This week I discovered yoga. Anybody who is a Somebody already does yoga, right? Yoga is for cool, chilled-out types, and since that obviously describes me, I figured I ought to become yoga-tastic.
I turned up at the class, attired in loose clothing, clutching my new yoga mat. Everyone else was already sitting on their gently worn mats, looking calm and beatific.
By contrast, I started a fight with my mat, which refused to flatten, instead curling up at either end, betraying my just-bought-from-the-shop novice status. Eventually I turned it upside down and sat with a plonk at one end and stretched my legs out to keep it flat on the floor. I raised a knowing eyebrow at my neightbour and shrugged conspiratorially about errant mats and their non-compliance. She looked at me serenely as though such petty matters were of no consequence to her.
The class began, and we stood feet slightly apart, knees soft, crowns lifted towards the sky and chins up. Eyes were closed. We were instructed to concentrate on our breathing. "Count four breaths in, and now six breaths out. Keep going," the teacher whispered soothingly, "Only recognising your breath." Recognising your breath, eh? I recognise my breath. It keeps me alive.
"Breath, breath is air," I thought. "Air. Must top up the car tyres, getting flat. Need good tyres, going on long drive. Must stock up on food before setting off. Need to go to supermarket to buy food. Hmm, should pick up dinner ingredients whilst there. And supplies for the weekend. Weekend, must visit relatives. Ooh, and that film we wanted to see, should book tickets in case they sell out. Not sure about having time to watch a film, have to organise spare room for guests. Too much to do."
The instructor's liquid-honey voice oozed gently across my thoughts. "Are you still concentrating on your breathing? Or," she teased, "has your mind wandered a bit?" I blushed. Wandered a bit? I've planned out the rest of my week. I felt smug in my high levels of productivity, but knew I had failed to be present just in the moment. Why was I here, if I was only going to be somewhere else?
While everyone else curled elegantly onto all fours for the next exercise, I scrambled clumsily to the floor, still mapping out my supermarket shopping list. Then we did more of that breathing stuff.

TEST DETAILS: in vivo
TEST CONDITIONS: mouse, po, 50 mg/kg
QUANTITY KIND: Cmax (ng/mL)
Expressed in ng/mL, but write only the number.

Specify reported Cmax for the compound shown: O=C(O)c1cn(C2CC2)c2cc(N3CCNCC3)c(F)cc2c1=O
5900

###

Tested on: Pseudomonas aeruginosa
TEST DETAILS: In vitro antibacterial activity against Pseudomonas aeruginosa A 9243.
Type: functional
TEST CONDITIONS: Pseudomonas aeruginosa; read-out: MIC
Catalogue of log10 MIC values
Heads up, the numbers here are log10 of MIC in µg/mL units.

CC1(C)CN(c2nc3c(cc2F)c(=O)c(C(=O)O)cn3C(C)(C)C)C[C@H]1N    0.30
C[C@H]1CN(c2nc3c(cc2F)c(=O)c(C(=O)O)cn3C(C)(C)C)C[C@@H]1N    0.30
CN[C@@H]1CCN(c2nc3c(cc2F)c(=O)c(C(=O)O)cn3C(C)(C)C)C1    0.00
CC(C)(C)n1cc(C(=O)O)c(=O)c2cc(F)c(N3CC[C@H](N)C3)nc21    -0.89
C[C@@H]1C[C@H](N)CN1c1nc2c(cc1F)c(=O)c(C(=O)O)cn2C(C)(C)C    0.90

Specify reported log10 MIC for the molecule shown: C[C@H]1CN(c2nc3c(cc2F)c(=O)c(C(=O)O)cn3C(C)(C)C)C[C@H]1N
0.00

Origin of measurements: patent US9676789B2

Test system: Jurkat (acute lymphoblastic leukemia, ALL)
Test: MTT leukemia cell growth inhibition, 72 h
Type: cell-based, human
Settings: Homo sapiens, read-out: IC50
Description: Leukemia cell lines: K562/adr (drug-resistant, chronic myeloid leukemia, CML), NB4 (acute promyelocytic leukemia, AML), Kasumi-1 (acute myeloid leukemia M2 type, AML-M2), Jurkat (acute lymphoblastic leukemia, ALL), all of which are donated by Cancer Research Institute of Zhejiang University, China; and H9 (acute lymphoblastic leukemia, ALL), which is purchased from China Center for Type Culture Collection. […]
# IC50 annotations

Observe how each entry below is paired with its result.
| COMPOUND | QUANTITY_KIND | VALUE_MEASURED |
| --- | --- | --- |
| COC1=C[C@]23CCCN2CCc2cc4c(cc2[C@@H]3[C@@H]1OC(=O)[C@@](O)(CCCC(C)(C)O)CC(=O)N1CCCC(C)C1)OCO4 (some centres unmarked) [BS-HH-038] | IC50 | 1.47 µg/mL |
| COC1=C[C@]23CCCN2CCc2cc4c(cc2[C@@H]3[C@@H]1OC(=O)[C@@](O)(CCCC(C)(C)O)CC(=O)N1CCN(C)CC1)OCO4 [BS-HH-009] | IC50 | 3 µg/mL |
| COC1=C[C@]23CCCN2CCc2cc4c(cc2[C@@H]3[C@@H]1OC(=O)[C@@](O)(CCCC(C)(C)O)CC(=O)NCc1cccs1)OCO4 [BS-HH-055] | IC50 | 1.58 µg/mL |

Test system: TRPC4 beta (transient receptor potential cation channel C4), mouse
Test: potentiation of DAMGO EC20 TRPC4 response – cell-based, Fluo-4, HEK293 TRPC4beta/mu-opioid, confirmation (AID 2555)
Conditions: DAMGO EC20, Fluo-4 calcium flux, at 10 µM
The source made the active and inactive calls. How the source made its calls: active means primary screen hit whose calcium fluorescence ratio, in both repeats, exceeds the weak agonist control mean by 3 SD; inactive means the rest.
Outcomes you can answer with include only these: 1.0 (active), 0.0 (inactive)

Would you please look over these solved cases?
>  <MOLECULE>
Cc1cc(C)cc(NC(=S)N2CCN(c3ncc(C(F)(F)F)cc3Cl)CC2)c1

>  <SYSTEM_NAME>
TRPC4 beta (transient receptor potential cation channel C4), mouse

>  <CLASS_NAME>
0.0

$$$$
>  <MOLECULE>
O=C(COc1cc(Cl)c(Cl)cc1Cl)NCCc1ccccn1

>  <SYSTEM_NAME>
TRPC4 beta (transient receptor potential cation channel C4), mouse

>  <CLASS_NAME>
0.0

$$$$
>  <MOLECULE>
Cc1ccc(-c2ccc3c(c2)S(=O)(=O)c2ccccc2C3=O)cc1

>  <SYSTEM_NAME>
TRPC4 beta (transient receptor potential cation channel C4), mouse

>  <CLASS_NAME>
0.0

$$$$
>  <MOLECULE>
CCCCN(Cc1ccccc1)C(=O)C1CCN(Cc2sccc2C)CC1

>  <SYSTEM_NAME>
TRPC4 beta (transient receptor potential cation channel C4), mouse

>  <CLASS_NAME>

The instructor was a tease. "Raise your right leg," she whispered lusciously. "Now," she paused for dramatic effect, "this next move is for only very advanced practitioners." She paused again and we waited expectantly. "In this position," she continued, her voice as smooth as melted chocolate, "raise your left leg."
The room stiffened to execute the move, and then realised its impossibility. The instructor chuckled. "I could hear you all tensing with competitiveness," she smiled. "It's not a competition, this is just about you. And finding who you are and recognising your own merit."
The competition wasn't against the shopping list, the supermarket or the weekend plans. The competition wasn't even against myself, in order to score my yoga performance or my weekly productivity. There was no competition. The moment was just for the moment's sake.
And then I did something I haven't done for a long time. I appreciated that very moment, the wondrousness of my breath, and the stillness of everything being in exactly the right place at the right time.
Just for an instant, I was the mistress of the moment. And more importantly, just for an instant, I was the mistress of my entire being.
Shelina Zahra Janmohamed is the author of Love in a Headscarf and blogs at www.spirit21.co.uk